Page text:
Visitors can occasionally reach JUNO & Co.’s Instagram storefront via Stories’s main profile and product tags.
Using Shopify As A Solution For Activate Your Social Commerce
Social commerce has the potential to boost your community, customer loyalty, sales, revenue, and brand exposure to new heights. It has the potential to serve as the cornerstone for tremendous growth, much like the social e-commerce examples we’ve discussed.
Shopify merchants have an advantage in executing a social commerce strategy. Within your Shopify admin, you can develop, administer, and optimize social campaigns on Instagram, Facebook, and TikTok and convert them into sales channels for your shop. Shopify, for example, makes it simple to add product links, in-feed adverts, and a shopping button to your TikTok profile.
Ideally, Shopify can offer a flawless shopping experience that your customers will want to repeat.
If you want to explore more about Shopify features and benefits, refer to Shopify Pricing Plans: Which Is The Right Choice For Your Store In 2022?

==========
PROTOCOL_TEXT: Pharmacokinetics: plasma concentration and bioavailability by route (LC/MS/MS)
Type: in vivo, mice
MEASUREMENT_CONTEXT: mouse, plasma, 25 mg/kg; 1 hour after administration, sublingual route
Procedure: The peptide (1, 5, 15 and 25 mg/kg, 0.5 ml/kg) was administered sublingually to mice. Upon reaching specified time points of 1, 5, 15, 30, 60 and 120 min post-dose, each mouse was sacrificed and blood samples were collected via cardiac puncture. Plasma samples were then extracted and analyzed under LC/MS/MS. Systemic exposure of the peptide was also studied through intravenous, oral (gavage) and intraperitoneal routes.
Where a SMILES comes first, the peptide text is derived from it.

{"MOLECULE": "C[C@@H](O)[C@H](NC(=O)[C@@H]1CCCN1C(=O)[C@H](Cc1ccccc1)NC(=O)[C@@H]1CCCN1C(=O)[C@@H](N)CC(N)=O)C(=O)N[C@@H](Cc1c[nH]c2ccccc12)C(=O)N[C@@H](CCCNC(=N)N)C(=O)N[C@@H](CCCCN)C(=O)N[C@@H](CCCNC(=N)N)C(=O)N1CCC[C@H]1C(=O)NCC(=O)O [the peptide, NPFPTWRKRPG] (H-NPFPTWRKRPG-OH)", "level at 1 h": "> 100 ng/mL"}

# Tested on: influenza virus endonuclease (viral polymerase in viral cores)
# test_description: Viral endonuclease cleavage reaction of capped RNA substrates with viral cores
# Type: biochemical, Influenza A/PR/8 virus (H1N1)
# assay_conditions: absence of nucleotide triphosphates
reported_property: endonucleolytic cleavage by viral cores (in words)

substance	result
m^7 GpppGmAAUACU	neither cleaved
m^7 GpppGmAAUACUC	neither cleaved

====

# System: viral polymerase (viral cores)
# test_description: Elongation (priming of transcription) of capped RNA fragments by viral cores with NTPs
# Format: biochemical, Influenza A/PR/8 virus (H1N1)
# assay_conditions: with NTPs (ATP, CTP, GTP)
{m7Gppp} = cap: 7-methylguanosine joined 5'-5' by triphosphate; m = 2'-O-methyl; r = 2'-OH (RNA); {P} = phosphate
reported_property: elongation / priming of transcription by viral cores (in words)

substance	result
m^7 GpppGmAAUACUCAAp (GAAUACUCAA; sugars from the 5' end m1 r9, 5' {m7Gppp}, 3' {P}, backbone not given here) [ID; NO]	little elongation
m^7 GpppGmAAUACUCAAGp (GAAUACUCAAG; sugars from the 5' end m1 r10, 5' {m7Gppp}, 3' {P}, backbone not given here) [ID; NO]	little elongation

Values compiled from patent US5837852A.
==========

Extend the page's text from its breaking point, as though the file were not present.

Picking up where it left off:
Last Words – A Strategic Approach To Social Commerce
Social commerce is a fantastic potential for any company that sells things online. You’ll be able to create better buying experiences and minimize friction for your customers while obtaining vital data, building trust, and enhancing your online performance by utilizing both in-app sales on social and influencer stores on your site.
The social e-commerce examples above aren’t the dimension for success. You can achieve success in your creative way. Take it as an example to learn from and keep in mind that reduce the steps required for your consumers to share their experiences with your products, sign up for further information, write a review, and more. Simplifying is an essential aspect of these marketing activities.
People who love your products and brand will turn up and engage if you make the experience enjoyable and rewarding.